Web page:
The governor of Fukushima has agreed to accept the “temporary” storage of radioactive waste from the 2011 nuclear disaster.
Yuhei Sato has been cajoled with the promises of subsidies if he accepts a Japanese government plan to build a depot on land near the battered Fukushima Daiichi plant.
“I have made an agonising decision to accept plans to construct temporary storage facilities in order to achieve recovery in the environment as soon as possible,” Mr Sato told central government ministers in Tokyo.
Tokyo’s solution has been to try to scrub the radiation from the affected areas, often by lifting topsoil in the hope that contamination levels will go down.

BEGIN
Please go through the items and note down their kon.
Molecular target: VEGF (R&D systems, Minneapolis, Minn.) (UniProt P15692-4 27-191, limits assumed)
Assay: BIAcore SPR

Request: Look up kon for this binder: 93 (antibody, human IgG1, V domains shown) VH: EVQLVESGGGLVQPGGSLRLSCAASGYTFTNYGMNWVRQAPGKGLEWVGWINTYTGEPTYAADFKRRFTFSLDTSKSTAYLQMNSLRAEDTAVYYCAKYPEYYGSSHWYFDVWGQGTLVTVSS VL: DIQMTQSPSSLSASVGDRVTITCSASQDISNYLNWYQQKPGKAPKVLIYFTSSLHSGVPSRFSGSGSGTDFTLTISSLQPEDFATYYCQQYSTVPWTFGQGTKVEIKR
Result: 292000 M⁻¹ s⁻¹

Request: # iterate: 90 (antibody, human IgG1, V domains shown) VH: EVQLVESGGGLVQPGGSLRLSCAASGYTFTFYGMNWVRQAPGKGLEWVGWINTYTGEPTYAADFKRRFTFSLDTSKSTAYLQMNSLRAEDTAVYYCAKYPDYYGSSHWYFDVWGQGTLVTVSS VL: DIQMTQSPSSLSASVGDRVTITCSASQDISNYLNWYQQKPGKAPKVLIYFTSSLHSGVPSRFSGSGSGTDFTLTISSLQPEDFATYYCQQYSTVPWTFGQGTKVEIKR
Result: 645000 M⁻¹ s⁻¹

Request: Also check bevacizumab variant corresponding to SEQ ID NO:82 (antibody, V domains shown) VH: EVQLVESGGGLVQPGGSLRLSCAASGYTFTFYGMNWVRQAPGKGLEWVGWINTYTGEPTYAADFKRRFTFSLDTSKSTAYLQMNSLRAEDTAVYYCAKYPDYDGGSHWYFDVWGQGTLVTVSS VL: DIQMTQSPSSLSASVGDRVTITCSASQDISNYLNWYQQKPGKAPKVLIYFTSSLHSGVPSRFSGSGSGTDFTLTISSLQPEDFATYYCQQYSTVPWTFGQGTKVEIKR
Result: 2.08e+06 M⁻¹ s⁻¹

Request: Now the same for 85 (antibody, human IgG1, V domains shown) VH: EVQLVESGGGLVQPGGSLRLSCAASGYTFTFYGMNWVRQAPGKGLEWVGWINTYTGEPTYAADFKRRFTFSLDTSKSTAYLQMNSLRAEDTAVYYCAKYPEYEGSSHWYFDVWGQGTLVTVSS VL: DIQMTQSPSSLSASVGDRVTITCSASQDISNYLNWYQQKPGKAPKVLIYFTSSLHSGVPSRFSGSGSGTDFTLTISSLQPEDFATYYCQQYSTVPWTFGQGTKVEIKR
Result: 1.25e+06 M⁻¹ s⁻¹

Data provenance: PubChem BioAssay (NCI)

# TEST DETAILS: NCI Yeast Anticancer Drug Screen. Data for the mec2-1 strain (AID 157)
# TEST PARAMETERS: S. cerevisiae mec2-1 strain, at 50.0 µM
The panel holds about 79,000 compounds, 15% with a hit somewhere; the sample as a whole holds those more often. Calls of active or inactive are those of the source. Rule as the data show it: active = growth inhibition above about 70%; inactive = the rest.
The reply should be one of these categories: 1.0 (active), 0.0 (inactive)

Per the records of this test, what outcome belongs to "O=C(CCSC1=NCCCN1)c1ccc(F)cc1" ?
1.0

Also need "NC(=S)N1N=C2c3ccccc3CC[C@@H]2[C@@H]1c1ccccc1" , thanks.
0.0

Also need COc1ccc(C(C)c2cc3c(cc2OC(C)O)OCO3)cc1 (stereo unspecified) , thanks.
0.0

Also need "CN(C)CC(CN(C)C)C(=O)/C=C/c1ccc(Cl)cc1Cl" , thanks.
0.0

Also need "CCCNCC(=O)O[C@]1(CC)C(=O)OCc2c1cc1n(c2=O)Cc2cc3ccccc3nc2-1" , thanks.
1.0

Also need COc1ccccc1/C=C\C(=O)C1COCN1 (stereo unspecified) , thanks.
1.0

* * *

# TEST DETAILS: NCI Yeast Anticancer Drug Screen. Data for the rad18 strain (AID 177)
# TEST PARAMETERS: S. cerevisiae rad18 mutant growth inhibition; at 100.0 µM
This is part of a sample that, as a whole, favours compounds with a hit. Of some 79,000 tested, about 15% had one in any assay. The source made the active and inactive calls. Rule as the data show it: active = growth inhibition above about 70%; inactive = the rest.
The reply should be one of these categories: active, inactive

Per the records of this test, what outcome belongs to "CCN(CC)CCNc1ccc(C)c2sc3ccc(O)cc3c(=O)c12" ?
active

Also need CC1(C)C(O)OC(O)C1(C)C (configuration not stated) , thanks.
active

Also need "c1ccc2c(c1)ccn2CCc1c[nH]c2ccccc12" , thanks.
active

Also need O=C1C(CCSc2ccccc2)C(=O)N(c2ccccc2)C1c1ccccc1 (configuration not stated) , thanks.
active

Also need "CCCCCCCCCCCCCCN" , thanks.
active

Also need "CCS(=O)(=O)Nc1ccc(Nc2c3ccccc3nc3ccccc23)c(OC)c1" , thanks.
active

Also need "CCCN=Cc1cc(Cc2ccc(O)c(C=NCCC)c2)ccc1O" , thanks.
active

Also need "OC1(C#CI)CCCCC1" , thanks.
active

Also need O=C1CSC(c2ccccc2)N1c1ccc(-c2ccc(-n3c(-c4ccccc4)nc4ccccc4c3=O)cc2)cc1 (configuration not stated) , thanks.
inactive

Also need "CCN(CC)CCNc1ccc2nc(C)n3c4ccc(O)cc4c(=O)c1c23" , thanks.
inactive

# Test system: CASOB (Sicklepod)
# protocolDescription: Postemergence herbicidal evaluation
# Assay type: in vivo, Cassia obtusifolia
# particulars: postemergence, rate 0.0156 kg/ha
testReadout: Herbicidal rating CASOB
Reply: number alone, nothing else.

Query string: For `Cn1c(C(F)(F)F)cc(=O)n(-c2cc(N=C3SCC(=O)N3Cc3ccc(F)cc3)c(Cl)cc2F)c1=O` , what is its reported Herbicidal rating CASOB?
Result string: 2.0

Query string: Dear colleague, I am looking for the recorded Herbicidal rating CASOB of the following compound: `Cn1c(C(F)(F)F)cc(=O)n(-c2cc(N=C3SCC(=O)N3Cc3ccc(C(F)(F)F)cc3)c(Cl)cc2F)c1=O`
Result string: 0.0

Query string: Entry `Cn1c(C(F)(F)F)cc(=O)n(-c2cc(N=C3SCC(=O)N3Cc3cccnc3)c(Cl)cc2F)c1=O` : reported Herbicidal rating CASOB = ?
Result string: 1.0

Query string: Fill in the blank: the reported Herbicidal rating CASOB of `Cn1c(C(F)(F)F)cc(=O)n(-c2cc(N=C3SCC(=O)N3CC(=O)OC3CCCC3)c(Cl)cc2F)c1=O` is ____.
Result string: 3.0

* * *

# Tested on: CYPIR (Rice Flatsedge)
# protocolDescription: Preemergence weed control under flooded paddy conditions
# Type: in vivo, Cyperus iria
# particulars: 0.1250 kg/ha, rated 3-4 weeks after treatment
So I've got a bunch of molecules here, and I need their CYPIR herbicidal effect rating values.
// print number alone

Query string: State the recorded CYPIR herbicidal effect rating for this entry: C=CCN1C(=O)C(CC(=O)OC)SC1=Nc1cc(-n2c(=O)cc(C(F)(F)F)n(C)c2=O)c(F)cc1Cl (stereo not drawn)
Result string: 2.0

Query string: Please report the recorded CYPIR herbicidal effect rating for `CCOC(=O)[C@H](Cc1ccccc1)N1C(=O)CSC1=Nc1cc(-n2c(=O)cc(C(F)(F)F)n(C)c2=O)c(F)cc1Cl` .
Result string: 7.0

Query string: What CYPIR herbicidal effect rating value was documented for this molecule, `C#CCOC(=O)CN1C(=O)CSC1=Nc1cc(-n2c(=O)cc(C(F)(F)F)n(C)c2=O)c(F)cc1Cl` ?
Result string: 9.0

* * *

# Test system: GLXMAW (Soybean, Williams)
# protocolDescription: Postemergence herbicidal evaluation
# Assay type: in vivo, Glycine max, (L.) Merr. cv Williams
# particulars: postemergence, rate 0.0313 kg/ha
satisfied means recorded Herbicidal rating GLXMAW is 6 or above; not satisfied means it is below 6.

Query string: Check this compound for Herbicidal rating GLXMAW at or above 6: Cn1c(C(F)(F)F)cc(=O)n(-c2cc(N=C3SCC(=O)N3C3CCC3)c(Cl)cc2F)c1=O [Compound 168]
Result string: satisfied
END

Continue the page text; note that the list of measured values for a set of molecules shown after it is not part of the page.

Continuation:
This has left the problem of what to do with all the waste, with no community in Japan prepared to accept its permanent storage.
The government’s answer has been to seek a temporary fix while it works on getting a long-term plan in place.
Mr Sato’s acquiescence came after prime minister Shinzo Abe’s government offered subsidies worth more than 300 billion yen ($2.9 billion), including land rent for the facility location.
Under the plan, the government will build storage units on an area of 16 square kilometres near the power plant.
While observers have long said the area around Fukushima is the only viable option, people already displaced have seen it as unacceptable because it would in effect finalise the abandonment of their communities.
◇Fukushima governor gives go-ahead for intermediate storage facility for radioactive waste.(from The Asahi Shimbun)
◇Fukushima okays nuke waste storages in return for almost $3bn in subsidies (from the Los Angeles Times)